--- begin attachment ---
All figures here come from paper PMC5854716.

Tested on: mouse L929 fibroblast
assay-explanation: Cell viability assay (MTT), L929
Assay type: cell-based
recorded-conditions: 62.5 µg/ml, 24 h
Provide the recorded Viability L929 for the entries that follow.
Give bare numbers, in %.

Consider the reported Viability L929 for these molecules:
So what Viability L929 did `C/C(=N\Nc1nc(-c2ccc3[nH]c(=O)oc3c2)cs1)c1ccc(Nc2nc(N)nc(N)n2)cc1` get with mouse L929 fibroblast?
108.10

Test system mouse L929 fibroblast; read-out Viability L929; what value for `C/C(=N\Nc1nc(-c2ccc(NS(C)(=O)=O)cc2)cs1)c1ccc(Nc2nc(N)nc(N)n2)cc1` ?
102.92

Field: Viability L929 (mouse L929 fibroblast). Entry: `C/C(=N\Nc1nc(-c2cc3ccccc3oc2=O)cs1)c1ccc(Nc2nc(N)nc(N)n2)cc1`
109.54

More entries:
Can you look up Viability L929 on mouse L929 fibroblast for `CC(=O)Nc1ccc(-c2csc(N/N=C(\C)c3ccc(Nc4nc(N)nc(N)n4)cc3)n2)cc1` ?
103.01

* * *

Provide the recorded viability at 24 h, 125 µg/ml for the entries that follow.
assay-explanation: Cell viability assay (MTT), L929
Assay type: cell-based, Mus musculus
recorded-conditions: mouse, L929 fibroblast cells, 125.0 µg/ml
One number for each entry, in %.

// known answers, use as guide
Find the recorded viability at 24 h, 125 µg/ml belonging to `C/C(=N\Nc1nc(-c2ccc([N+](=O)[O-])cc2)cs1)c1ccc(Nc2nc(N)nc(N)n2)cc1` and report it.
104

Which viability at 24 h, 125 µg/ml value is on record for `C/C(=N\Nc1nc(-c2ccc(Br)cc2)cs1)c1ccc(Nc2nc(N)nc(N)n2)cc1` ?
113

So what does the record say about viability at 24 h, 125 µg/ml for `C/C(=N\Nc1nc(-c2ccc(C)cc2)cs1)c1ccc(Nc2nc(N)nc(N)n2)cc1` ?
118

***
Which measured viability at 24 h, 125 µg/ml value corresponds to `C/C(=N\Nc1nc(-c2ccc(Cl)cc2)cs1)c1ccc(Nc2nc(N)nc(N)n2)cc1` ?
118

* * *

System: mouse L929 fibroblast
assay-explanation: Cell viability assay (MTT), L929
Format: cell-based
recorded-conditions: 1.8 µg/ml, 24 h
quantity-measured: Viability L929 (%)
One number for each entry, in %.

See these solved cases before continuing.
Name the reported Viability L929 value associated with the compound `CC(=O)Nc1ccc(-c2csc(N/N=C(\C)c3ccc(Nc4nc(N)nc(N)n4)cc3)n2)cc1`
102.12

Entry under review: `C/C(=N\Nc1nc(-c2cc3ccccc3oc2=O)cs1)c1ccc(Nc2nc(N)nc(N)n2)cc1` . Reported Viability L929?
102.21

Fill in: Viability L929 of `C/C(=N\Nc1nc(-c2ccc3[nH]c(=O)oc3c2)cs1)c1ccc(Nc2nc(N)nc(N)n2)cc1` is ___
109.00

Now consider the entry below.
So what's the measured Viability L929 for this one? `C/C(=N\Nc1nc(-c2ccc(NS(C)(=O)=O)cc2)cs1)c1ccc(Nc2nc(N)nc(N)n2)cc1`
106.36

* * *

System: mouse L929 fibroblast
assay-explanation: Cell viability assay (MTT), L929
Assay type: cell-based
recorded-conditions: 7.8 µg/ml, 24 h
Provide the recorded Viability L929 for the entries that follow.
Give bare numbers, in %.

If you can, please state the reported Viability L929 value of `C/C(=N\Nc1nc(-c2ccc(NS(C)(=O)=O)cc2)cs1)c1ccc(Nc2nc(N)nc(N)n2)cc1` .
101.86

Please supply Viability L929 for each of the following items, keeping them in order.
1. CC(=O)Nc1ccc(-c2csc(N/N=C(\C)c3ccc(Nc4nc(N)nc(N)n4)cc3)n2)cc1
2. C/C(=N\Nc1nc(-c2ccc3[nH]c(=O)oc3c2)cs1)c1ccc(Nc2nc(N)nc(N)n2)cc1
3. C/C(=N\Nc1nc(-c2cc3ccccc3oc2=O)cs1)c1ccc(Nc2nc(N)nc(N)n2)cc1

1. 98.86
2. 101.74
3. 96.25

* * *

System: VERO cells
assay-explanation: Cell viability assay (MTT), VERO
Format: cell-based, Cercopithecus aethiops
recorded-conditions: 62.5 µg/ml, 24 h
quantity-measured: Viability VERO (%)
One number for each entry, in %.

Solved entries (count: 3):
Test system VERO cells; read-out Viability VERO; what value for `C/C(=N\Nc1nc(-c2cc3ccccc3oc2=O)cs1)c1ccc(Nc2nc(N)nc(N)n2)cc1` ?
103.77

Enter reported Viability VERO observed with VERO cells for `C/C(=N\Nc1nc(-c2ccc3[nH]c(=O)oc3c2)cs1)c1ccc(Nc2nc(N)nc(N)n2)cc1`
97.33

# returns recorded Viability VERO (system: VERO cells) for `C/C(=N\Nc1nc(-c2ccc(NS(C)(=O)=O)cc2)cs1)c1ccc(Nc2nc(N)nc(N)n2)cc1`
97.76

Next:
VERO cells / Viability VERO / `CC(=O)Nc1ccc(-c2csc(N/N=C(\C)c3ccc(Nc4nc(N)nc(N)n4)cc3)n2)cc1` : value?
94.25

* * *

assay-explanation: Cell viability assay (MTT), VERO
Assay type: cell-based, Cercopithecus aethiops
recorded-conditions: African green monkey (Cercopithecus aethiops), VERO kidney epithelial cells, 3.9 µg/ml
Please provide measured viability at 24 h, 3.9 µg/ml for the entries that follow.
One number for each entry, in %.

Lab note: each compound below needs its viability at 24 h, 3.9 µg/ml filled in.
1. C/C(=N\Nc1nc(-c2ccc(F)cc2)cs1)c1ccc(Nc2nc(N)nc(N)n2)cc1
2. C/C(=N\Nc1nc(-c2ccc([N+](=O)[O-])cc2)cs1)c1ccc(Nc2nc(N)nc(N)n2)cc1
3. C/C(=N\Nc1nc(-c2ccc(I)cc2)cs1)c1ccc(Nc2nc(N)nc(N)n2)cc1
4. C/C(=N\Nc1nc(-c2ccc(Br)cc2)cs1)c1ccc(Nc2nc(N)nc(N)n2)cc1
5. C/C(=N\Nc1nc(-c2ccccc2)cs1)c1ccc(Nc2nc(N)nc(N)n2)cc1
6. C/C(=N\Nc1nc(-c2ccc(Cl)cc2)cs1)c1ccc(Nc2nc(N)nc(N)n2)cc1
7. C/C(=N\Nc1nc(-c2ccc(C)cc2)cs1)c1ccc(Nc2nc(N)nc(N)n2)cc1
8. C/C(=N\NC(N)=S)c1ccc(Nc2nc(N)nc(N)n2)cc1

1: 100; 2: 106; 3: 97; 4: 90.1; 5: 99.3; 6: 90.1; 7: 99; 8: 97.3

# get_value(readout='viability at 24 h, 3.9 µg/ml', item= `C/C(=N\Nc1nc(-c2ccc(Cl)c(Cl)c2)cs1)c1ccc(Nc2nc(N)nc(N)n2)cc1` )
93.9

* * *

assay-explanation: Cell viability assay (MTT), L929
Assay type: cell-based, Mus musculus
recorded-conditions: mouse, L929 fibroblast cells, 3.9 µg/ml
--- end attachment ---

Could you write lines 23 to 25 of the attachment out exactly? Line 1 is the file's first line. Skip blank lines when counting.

One number for each entry, in %.

// known answers, use as guide
Find the recorded viability at 24 h, 125 µg/ml belonging to `C/C(=N\Nc1nc(-c2ccc([N+](=O)[O-])cc2)cs1)c1ccc(Nc2nc(N)nc(N)n2)cc1` and report it.